Having got his readers filthy in the mud of the trenches, Kelleher then proceeds to use this authenticity to make what is to come even more bizarre and out of this world. Kelleher only gets it half right but what he does hit the target it’s definitely worth sticking around for. He really nails not only what it must be like to experience an alien world for the first time but what it must have been like for a soldier of the First World War (who might never have gone beyond his village until he joined up) to experience that world. There’s a real stand off between claustrophobia and agoraphobia as the men are at constant alert with no idea of what might come over the horizon… When they finally meet the natives the scene is set for explosive action as the soldiers of the British Expeditionary Force meet… you’ll have to wait and see. It’s done brilliantly and I’m looking forward to more of the same in future books.

Sometimes it goes a little awry… I seem to have a thing about too much background detail at the moment, especially when it gets in the way of the story. ‘Black Hand Gang’ falls foul of this on more than one occasion with perhaps a little more detail of alien forests etc than is needed for the story to flow smoothly. That the story tends to flow very smoothly the rest of the time makes these moments even more infuriating; you know what the story is capable of and it leaves you wondering why it seems to have taken a backward step.
If this wasn’t bad enough, you’re getting all of this through the perspective of soldiers who often don’t have the slightest idea what they are looking at. If they don’t know then you’re not going to know either as Kelleher sure as hell isn’t going to tell you. Why should you know when they don’t?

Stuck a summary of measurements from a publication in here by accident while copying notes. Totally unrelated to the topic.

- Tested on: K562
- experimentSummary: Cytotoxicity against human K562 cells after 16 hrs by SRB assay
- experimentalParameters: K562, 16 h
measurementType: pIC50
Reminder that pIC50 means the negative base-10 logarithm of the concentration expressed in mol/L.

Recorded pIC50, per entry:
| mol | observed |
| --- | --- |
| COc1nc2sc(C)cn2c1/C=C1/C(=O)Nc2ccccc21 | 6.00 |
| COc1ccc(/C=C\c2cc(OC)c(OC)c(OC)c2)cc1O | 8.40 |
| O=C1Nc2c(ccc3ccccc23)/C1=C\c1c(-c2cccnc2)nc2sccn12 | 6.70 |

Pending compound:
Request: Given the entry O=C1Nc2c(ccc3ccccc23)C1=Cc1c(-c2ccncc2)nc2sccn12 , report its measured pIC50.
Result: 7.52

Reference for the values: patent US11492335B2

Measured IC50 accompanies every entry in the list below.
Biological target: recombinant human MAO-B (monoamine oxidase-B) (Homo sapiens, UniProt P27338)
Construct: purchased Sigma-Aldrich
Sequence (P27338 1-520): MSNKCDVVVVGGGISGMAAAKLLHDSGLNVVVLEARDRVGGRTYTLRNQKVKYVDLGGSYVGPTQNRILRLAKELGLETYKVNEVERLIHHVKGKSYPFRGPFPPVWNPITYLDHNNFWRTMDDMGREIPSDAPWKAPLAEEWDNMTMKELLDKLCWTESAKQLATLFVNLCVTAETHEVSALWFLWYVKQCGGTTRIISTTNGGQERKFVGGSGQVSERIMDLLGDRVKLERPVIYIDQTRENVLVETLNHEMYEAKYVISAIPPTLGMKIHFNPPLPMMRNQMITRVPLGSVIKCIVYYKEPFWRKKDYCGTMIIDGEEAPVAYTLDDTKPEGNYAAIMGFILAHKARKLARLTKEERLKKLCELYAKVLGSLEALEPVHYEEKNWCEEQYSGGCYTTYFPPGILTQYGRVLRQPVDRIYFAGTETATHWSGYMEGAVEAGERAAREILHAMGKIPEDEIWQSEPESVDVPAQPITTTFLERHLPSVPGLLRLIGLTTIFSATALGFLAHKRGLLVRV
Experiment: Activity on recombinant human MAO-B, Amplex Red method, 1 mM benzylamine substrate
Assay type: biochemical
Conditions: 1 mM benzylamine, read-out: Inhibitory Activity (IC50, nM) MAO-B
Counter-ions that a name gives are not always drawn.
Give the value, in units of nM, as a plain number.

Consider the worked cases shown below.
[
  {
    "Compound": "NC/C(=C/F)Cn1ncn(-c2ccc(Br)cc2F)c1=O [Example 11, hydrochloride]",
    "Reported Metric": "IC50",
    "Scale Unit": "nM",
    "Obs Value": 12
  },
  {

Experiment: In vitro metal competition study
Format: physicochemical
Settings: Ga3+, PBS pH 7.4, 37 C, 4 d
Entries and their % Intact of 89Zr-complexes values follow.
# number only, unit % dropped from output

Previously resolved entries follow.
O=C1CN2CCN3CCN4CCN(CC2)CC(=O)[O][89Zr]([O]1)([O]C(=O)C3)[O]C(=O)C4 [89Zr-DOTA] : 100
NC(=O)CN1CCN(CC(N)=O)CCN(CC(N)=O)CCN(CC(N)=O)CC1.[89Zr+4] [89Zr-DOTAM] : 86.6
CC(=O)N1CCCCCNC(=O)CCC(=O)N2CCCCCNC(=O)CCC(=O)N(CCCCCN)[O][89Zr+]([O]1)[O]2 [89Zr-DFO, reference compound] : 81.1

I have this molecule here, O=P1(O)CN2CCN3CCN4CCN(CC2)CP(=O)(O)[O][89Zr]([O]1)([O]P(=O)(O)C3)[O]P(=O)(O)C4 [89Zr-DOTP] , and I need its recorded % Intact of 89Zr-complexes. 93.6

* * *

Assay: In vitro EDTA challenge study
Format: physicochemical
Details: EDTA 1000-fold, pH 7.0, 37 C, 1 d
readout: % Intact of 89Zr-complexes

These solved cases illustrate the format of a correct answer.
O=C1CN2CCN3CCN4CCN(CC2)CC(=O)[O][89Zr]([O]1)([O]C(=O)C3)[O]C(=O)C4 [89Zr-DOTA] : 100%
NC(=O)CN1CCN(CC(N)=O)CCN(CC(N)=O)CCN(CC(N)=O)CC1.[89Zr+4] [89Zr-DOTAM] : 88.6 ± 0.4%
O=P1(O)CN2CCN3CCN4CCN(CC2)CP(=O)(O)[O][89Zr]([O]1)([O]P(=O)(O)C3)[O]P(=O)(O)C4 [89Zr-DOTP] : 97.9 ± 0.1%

While this approach does make an alien landscape even more alien it can also leave the reader as confused as the characters they’re reading about. There’s nothing to connect with other than a bunch of guys who are just as confused as you are but I guess we all get to find out what’s going on together!

When Kelleher gets the story away from these moments, it’s clearly one that I’ll be around for more of at least. Black magic, alien beings and a dirty great tank! ‘Black Hand Gang’ is very much a book that sets up future sequels but those three ingredients mean that it’s a lot of fun to read in the meantime and there are intriguing possibilities for the future (as well as a degree of closure that you wouldn’t normally get in the opening book of a series). Kelleher may be writing pulp here but he takes time to give us characters that we can care about. The ending comes with a couple of cliff-hangers and one of these in particular left me feeling really sorry for a main character. That’s not something that happens an awful lot and I’m all the more eager to find out what happens to him next.

‘Black Hand Gang’ does suffer from erratic pacing at times and a narrative approach that can leave a reader floundering. Give it a chance though, ‘Black Hand Gang’ is also a thoroughly entertaining tale that promises great things for the future. I’ll be around to see if the series meets the standard that it has set itself.

Eight and a Half out of Ten